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I'm looking into used PB-4 or PB-6 bellows for my Nikon system that I use to do amateur botanical shots. Currently I use a couple of macro lenses and some extenders. The price of each bellows is about the same. Will either one give me anything the other won't? If so, what?

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    The PB-4 can do tilt/swing allowing you to change the plane of focus which can be very useful for manipulating the small DOF that comes with macro. Google scheimpflug principle. There's also an article here about using the PB-4 with a enlarging lens throughthefmount.com/articles_tips_bellows.html
    – moorej
    Jun 11 '15 at 14:38
  • Have you researched the two models to compare features? I don't know how likely it is anyone here has used both models.
    – MikeW
    Sep 10 '15 at 0:23
  • Yes, I picked up a used PB-6 (not the cheap one I was eyeing though); most pros have several of these lying around. I'm glad I picked up PB-6 because I can now use my Zeiss Planar lens that has a thick metal f-mount adapter. PB-4 wouldn't have had enough space, but PB-6 has enough. I wanted to put all this info I learned, but once this person marked this question for closing, I lost interest.
    – Emacs User
    Sep 10 '15 at 0:36
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PB-6 has more tolerances for more mounting rings, especially if one has to use old metal converters on medium and large format lenses. PB-4 can also mount those manual converters but for some tight angles may interfere with free movement of the bellows. PB-6 design is more accommodating.

That is the response I got when I asked a true expert, an expert who has been shooting macro photography for 37 years whom I met a local photography club meeting.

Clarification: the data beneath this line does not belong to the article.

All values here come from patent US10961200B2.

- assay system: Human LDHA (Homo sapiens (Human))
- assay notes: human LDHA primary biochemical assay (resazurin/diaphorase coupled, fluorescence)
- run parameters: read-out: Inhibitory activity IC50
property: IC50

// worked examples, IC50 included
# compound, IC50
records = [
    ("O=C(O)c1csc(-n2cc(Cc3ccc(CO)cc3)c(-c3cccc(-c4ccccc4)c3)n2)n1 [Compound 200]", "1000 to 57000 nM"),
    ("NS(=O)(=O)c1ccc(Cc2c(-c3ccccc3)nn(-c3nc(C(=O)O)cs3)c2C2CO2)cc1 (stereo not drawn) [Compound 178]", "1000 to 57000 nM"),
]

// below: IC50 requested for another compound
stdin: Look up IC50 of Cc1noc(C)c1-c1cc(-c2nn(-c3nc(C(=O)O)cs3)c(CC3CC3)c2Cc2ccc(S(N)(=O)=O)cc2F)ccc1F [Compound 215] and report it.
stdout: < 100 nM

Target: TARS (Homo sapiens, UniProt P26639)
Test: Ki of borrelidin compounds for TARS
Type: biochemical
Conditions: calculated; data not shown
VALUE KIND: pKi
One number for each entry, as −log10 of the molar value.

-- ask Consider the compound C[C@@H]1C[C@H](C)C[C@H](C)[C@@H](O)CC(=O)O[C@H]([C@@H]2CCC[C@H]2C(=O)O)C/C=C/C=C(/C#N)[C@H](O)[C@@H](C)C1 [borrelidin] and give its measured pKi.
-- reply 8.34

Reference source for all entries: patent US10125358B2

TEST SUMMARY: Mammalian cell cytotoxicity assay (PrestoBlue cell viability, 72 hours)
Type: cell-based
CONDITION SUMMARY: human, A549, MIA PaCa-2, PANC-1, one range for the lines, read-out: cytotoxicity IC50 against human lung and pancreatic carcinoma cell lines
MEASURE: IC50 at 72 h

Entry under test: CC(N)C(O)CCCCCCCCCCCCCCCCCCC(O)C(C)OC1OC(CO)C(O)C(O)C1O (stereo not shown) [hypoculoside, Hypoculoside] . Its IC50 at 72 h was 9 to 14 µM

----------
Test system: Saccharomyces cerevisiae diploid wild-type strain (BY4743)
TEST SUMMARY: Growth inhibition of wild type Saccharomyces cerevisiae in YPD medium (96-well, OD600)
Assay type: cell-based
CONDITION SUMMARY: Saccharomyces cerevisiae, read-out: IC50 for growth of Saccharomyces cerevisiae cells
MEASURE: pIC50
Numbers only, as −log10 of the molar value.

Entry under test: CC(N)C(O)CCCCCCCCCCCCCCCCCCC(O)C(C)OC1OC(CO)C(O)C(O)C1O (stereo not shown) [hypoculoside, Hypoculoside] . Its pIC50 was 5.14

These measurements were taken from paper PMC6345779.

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I agree that the PB-4 is sometime narrow and cannot be used with big cameras with integrated grip (professional SLR / DSLR).

I found as well this interesting detailed article which explains the usage of modern cameras (like DSLR) to use with the Nikon bellows especially with the PB-4.

At the end of the page, there is a section "The PB-4 compared to the other Nikon bellows units" which give most of the differences.

To summarize the difference with PB-6:

  • PB-4 could be too narrow for mounting some cameras, I personally was able to mount D300, D500 and D600 without issue (sometimes I had to switch to vertical mount and rotate the direction after the camera is mounted)
  • PB-4 have the tilt & shift feature that the PB-6 does not have
  • The PB-4 knobs are in metal as the PB-6 ones are in plastic
  • PB-6 can be extended longer with an extension (PB-6E) where you can reach a ratio of 22.3:1 with a 20mm f/2.8 reversed (distance from the front lens: 34.4 mm) The PB-4 can "only" reach 12:1 but such a ratio is already difficult to manage (and the PB-6 alone has the same ratio)
  • PB-6 has an automatic aperture cable release port when you need an extra ring BR-4 with the PB-4.

For the build quality I cannot say too much on the PB-6 as I did not tested it, but even with its plastic knobs, it looks quite sturdy. Note that there is also only one rail in the middle as the PB-4 has 4 rails in parallel: I do not know if there are any advantages.

On my side I found a good second-hand PB-4 in a very decent condition and I would recommend it if the reproduction ratio is not a strong goal (PB-6 + PB-6E) and if the price is also decent. The tilt & shift feature is also interesting but quite difficult to master as well (live view can be helpful).

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